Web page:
Not that long ago, an adolescent could walk into my office for a physical exam and walk out with a smile on his or her face after receiving no vaccines. That's no longer the case. In the past decade, several new vaccines have emerged for this group of patients, causing confusion about what is recommended.
These vaccines are often recommended for teens:
-- HPV vaccine.
-- Meningitis vaccine.
-- Tdap vaccine.
-- MMR vaccine.
-- Hepatitis A vaccine.
1. HPV vaccine. This vaccine has been targeted toward the preteen population, as human papilloma virus is typically acquired in older teens and young adults. HPV is the virus that causes cervical cancer and genital warts. The advantage to starting this series early, before age 15, reduces the number of immunizations needed from three to two. If this vaccine series is initiated after the age of 15, a three-dose series is recommended.
2. Meningitis vaccine. Meningitis is a serious illness that causes layers of the brain to become swollen. Several different viruses and bacteria can cause this. While no vaccine can prevent viral meningitis, there are now two types of meningitis vaccines. The first is the more common meningitis ACWY vaccine, which typically requires two shots -- the first around 11 years of age, plus a booster at age 16. Sometimes, this vaccine series should begin earlier, depending on whether your child has a medical condition that could benefit from receiving it at an earlier age. The other meningitis vaccine, meningitis B, is indicated for 16 years and up. Some people choose to receive their second dose of meningitis ACWY and their first dose of meningitis B simultaneously, in order to reduce the number of doctor visits for immunizations.
3. Tdap vaccine. The next vaccine consists of three immunizations combined into one, and it protects against three different bacterial illnesses. In addition to the most commonly known, tetanus, this vaccine includes diphtheria and pertussis. It's indicated between the ages of 11 to 12. Tetanus has historically been thought to be contracted by stepping on a rusty nail but is often actually transmitted through contact with contaminated soil, which can occur when walking outdoors in bare feet. Another component of this vaccine is pertussis, which is commonly known as whooping cough. This bacterium is transmitted through respiratory droplets and therefore can be highly contagious. The third component is diphtheria, another disease that affects the respiratory system and is transmitted via airborne contact as well.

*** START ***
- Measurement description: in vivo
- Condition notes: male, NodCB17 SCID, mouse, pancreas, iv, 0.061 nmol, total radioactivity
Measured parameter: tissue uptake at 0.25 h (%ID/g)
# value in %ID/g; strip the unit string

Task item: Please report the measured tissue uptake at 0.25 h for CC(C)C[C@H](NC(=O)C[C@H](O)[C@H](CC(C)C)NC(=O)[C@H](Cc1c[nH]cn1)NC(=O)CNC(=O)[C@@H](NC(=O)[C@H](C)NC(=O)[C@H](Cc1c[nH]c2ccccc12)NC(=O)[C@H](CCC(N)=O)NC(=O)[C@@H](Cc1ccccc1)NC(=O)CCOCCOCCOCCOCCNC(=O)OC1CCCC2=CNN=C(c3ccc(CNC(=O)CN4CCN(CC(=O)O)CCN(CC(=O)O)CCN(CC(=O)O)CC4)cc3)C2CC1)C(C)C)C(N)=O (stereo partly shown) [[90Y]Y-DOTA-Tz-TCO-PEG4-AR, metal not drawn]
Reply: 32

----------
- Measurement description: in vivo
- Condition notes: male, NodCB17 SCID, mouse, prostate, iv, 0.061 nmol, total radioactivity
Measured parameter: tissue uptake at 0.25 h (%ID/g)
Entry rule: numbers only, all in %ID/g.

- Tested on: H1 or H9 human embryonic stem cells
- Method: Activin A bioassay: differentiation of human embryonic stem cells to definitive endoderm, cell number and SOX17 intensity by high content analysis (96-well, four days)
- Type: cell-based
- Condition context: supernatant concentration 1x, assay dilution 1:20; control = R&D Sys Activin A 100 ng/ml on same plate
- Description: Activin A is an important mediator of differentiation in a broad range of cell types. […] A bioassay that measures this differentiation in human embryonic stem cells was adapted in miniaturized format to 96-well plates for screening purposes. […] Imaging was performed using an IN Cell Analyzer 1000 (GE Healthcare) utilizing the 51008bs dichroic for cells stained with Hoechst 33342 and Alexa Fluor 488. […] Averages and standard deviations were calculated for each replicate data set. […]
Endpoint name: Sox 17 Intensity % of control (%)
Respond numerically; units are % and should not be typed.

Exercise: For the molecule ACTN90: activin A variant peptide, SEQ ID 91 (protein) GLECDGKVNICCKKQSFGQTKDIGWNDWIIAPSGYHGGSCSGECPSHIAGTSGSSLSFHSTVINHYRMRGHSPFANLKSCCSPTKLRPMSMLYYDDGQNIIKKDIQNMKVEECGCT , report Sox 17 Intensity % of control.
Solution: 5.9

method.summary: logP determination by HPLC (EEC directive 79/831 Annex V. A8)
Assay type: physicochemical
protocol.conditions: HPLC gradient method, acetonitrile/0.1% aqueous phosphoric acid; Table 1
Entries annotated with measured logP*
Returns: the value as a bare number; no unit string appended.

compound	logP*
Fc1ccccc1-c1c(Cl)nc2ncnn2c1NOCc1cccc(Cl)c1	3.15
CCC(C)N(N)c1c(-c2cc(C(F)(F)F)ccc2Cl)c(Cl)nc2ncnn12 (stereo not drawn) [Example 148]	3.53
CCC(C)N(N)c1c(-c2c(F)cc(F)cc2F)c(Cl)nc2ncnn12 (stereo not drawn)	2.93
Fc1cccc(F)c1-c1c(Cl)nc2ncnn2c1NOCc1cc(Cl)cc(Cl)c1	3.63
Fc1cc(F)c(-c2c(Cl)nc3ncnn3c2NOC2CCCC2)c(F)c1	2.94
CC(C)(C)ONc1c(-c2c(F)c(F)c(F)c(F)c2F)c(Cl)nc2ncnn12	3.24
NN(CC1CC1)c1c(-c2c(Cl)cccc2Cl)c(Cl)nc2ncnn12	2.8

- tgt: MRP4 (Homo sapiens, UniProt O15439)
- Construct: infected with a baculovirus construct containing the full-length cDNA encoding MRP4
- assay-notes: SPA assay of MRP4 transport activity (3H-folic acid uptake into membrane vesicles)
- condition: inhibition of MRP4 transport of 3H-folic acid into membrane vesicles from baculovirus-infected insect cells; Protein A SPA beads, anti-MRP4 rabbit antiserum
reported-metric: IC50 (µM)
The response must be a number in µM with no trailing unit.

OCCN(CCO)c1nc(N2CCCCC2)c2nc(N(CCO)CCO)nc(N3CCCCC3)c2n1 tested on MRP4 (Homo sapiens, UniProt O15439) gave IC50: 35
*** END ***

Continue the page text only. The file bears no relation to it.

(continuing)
4. MMR vaccine. Another vaccine with three components is the measles, mumps and rubella vaccine. The re-emergence of measles in communities across America has been receiving widespread attention. Measles is known for its very contagious nature. It can be spread as easily as by being in the same room with someone who is infected. Measles includes a group of symptoms known as the three Cs: cough, congestion (mostly nasal, which is also termed coryza) and conjunctivitis followed by a distinct rash. Mumps commonly affects the lymph nodes and glands on one side of the face, resulting in swelling on that side of the face and a rash. Rubella, while generally thought to be a milder illness, can be deadly in unborn children, so during pregnancy, a woman's immunity to rubella is routinely checked.
5. Hepatitis A vaccine. This vaccine was created to protect against one of the many strains of viral hepatitis that can affect the liver, causing cirrhosis, or scarring, of the liver. In general, symptoms are related to the gut and can include nausea, vomiting or stomach pain. In rare cases, the skin may turn yellow, which is called jaundice. This strain of hepatitis can be transmitted to humans from contaminated foods. Two vaccines over a period of six months are necessary, but often, adolescents received these earlier in their childhood. A quick review of an adolescent's immunization record will help determine whether a booster is necessary.
And let's not forget the influenza vaccine, which is traditionally given in the fall. This very contagious virus occurs with some regularity during the adolescent years, so it needs to be updated yearly given its short window of effectiveness.
In addition to these important vaccines, the adolescent visit is a prime time to discuss concerns such as growth, sexual health and maturity. Some other newer health topics to discuss include peer pressure, substances such as marijuana use and vaping, gun safety and the use of digital media.
Although the adolescent visit may now include more than a few minutes of questions and counseling, it's a critical step in bridging the gap between childhood and emerging adulthood.
Dr. Neha Vyas has been contributing to U.S. News since 2017, writing about health education and general medicine. She has been featured in several media outlets, including Reader's Digest, cnn.com, Good Housekeeping, Men's Health, CBSnews.com, MedPage Today, Real Simple and Health magazine. Dr. Vyas has been practicing family medicine since 2001 and currently resides in Cleveland.
Dr. Vyas is an assistant clinical professor at Case Western Reserve University School of medicine and Cleveland Clinic Lerner College of Medicine, and she is a fellow of the American Academy of Family Medicine. She earned her undergraduate degree in Anthropology from Rice University and her medical degree from Baylor College of Medicine, both in Houston.
Dr. Vyas uses her knowledge in evidence-based medicine to provide high quality health education to empower her patients as well as the community at large, all with the goal of developing healthy families and communities.